– Beauty: A Riot of Color in a Dreary Gray World

Fans of Heath Ledger will recognize this phrase from one of my favorite films, A Knight’s Tale. In the film, Jocelyn, one of the main characters, comments that she comes to cathedrals for two reasons: Confession and the glass. The glass, as she so eloquently puts it, is “a riot of color in a dreary gray world.”

I have always loved this line. How accurate, insightful and Catholic! Stained glass has always had a multitude of purposes. Practically speaking, it’s a window, meant to let in light and keep out the wind. The glass often tells a story. The earliest stained glass were designed as instructional tools to help a mostly illiterate population learn the stories of the Bible and saints. As history and architecture advanced, the word “multipurpose” hardly does justice to all these windows were capable of.

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Daily Graces.

December 21, 2016 – Light

O Radiant Dawn,
splendor of eternal light, sun of justice:
come and shine on those who dwell in darkness and in the
shadow of death.

In yesterday’s antiphon, the last line said “come and free the prisoners of darkness!” What could be a more beautiful description than a radiant dawn banishing the darkness of our lives.

We have walked from the kingship of David into a dark time in Israel’s history. The kingdom split, leaving 10 tribes in the north (the Kingdom of Israel) and 2 tribes in the south (the Kingdom of Judah). Even to this day, scholars are not sure what happened to the 10 tribes in the north. They know that the Assyrians came and conquered the northern kingdom, but there are minimal records, if any, about what happened to the people. In the south, the Kingdom of Judah was also conquered but by the Babylonians. These last two tribes are what the Bible, specifically the Old Testament, primarily follows. As you might have already guessed, the fate of the chosen people was pretty grim. It’s no wonder that they were looking for the Emmanuel, the Messiah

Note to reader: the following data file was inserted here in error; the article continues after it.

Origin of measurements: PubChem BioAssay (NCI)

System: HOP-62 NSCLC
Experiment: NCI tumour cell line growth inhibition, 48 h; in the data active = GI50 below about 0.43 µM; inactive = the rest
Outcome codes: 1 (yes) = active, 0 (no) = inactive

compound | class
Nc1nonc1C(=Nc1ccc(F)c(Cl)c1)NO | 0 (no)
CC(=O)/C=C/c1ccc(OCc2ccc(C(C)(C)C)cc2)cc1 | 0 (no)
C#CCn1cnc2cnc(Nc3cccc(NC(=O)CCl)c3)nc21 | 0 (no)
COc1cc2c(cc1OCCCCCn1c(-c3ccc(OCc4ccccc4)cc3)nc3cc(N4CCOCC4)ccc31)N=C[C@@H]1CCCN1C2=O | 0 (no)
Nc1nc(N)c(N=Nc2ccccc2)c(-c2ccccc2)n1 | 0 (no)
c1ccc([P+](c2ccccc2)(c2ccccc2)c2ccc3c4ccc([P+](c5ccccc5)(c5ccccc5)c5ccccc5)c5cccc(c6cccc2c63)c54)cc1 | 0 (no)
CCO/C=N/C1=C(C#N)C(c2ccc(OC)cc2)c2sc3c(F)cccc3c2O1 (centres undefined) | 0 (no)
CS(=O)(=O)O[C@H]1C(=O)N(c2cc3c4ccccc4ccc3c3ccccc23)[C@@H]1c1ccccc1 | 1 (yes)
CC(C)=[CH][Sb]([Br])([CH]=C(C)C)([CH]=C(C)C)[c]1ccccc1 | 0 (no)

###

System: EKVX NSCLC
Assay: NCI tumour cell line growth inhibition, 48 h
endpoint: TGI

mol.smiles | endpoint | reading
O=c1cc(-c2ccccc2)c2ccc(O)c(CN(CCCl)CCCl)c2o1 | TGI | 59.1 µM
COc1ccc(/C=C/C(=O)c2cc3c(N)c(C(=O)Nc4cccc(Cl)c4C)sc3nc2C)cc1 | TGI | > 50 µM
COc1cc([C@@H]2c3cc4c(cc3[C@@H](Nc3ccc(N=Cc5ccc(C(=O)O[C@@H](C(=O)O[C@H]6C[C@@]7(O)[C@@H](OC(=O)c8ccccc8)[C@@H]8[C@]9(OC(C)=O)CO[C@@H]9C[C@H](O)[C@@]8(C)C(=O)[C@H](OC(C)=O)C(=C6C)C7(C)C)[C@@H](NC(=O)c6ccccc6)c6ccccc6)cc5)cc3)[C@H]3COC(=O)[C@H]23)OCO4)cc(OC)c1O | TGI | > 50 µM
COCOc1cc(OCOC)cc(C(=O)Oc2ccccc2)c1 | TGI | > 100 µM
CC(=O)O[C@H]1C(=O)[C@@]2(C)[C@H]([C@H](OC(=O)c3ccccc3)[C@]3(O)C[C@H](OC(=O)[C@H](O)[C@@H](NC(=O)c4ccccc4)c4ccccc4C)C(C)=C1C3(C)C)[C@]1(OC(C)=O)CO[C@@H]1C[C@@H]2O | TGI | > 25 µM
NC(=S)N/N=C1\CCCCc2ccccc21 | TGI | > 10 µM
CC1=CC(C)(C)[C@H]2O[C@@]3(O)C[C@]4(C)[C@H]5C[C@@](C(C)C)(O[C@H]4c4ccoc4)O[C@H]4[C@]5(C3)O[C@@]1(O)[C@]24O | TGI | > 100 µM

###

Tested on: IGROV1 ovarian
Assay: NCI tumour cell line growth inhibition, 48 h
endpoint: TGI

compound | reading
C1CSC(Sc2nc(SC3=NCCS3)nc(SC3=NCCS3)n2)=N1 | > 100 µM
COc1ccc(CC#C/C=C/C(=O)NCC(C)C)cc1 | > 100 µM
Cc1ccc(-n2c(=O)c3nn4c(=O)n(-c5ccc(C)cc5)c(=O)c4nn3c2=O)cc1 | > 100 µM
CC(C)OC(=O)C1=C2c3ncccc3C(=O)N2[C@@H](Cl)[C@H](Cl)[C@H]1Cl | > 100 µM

How appropriate that today, the darkest day of the year, is the day that we celebrate Jesus, the coming Light of the World – O Radiant Dawn.

Each of us have dark corners, places we are not proud of and would rather not others know about. In his Catholicism series, Bishop Robert Barron talks about the windshield of a car as similar to our lives. When we are driving in the dark with no light our windshield looks nearly spotless. It would be easy to deceive ourselves into thinking that perhaps we have no problem spots, no reason to evaluate how our lives are going. However, when we are driving toward the light we can see every imperfection, every problem, every area where we need to grow, change and transform.

What is beautiful about our God is that when we orient ourselves toward His light, it is not glaring or harsh. Rather, God’s light is full of love and splendor. Yes, we see the places where we fall short, but in the sight of God’s love and mercy we can see that there is a way forward. There is forgiveness, mercy and compassion. We are freed from our imprisonment to sin as we step forward into God’s glorious light.

*** Please feel free to share your experience, thoughts and offer support to one another in the comments, on Twitter with the #DailyGraces or on the Facebook pageDaily Graces.